That’s when she mentioned fromage fort. Fromage fort is a French cheese spread, literally meaning “strong cheese,” that’s made by blending together various pieces of leftover cheese, a bit of leftover white wine, garlic, and herbs. There’s a dozen of recipes out there – Pépin, Smitten Kitchen, Alton Brown, David Lebovitz, Sauver – all very similar, all very adaptable, because the idea is to use whatever leftovers you have on hand, making this thrifty French solution for too much cheese more spectacular than the sum of its parts. I recommend steering clear of very strong cheese, like blue cheese, which will overwhelm all other flavors in the final dip.

Oh, and there’s a German version, too – mixed with beer (of course!) – called Obatzda.


Fromage Fort

  • Servings: about 2 cups
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A fabulously thrifty and tasty French solution for repurposing all those nubs of leftover cheese.


Ingredients

  • 8 oz. mixed leftover cheeses (hard cheese grated, soft cheese cubed)
  • 3 Tablespoons full-fat ricotta, or 2 Tablespoons softened butter (if you don’t have ricotta on hand)
  • 1 small garlic clove, minced
  • ¼- ⅓ cup white wine
  • 1 Tablespoon chopped thyme
  • Freshly ground black pepper to taste

Directions

  1. In the bowl of a food processor, blend cheese, ricotta (or butter) and garlic until well-blended.
  2. Slowly pour in wine with motor running until the desired consistency – I prefer a scoopable, yet slightly chunk spread. Add thyme and pepper and pulse until combined. Fromage fort can be used immediately, allowed to ripen for up to 5 days, or spread on bread and toasted in the oven.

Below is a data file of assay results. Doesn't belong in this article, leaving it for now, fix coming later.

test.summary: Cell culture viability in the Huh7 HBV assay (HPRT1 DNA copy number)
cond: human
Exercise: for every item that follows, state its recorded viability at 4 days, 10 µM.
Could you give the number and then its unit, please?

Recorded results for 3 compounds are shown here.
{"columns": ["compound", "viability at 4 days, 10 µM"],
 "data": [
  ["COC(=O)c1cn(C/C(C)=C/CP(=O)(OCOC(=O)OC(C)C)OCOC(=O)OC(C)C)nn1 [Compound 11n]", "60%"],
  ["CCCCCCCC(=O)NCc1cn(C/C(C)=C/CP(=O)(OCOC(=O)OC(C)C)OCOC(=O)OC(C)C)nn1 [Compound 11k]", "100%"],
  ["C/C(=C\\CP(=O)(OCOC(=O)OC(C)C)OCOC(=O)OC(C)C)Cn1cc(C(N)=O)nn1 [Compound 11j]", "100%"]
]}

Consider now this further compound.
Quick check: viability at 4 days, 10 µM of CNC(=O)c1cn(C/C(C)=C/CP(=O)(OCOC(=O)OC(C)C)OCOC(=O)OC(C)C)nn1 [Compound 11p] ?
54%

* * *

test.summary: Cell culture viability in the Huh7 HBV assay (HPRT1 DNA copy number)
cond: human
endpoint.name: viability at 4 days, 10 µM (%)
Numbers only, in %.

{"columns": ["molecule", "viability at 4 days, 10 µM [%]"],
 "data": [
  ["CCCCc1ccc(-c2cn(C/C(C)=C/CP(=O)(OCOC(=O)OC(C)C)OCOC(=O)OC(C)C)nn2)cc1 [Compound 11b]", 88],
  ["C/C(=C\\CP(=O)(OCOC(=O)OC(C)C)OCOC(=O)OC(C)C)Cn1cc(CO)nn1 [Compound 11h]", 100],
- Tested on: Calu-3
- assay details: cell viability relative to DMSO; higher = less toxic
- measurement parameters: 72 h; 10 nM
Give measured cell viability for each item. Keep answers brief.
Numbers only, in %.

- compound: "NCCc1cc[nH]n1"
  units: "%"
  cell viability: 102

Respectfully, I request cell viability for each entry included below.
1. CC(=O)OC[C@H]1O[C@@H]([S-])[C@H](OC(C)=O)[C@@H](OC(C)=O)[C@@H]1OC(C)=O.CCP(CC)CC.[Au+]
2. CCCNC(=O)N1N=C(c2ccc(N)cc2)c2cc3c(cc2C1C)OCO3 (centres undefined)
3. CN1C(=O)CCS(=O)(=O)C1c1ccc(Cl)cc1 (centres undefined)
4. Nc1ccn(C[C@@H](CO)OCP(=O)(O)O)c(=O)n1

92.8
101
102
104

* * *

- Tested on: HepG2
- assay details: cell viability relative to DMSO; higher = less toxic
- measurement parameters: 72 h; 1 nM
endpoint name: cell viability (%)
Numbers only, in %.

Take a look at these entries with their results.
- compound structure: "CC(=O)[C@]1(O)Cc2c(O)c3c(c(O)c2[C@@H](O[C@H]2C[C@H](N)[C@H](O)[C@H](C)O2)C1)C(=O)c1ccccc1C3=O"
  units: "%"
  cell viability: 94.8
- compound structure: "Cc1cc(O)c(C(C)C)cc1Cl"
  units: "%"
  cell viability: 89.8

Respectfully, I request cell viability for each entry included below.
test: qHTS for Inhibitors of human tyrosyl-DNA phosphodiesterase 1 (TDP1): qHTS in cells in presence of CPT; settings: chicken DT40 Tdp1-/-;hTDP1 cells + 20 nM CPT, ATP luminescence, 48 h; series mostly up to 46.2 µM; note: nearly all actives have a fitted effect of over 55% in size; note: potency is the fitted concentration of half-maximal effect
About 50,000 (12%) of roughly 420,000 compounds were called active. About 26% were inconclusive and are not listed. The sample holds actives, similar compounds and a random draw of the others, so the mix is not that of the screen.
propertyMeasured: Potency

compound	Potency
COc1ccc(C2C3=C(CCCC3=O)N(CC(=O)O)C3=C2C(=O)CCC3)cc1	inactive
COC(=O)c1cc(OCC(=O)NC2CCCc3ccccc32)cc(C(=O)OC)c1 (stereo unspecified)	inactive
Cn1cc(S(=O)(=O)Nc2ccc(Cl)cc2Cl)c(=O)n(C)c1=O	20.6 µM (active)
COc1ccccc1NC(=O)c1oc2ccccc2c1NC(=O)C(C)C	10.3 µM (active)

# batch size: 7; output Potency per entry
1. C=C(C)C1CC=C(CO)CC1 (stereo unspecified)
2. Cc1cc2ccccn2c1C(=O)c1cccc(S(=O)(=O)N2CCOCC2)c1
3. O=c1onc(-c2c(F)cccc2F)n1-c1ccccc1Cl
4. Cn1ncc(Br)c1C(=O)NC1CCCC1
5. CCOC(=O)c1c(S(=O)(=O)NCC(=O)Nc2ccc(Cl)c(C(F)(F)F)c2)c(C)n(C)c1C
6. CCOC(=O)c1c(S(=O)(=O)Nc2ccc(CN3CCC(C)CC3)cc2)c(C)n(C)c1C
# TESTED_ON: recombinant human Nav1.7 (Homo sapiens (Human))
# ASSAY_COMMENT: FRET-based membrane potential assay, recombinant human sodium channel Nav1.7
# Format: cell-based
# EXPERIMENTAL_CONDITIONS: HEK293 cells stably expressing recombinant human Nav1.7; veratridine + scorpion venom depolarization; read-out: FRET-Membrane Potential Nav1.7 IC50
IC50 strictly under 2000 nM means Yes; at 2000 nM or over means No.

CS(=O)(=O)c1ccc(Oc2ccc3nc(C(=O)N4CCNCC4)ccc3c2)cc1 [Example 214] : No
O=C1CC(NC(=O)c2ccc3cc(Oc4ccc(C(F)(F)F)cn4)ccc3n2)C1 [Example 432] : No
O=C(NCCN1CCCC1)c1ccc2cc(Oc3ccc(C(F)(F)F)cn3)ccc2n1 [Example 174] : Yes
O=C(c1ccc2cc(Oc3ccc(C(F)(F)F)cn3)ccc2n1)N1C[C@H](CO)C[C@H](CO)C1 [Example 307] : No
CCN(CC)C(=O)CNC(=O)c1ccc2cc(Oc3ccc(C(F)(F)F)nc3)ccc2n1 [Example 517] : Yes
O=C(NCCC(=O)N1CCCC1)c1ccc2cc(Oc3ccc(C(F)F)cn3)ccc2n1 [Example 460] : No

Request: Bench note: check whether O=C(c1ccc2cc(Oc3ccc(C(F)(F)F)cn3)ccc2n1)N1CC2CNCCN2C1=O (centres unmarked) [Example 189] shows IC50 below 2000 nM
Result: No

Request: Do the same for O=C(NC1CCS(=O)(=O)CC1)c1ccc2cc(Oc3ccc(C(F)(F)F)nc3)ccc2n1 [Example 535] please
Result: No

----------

Bacon Gruyère Gougères

Bacon, Gruyère cheese, and  crispy, light choux pastry. I fell in love with gougères in culinary school – I’ve gilded the lily with the addition of bacon.  Appetizers as glamorous as they are delicious.

Bacon and Cheese Puffs

“It is better to fail in originality than to succeed in imitation.” – Herman Melville

You may think of book clubs as a bunch of shy, mild-mannered, nerdy types – and that may be true…until someone starts stealing our schtick, then we get all gangster.

If you’ve been following this blog with any regularity, you might remember that I started a book club in January, meeting at a local downtown bar & restaurant. It’s been my pet project, and reasonably successful.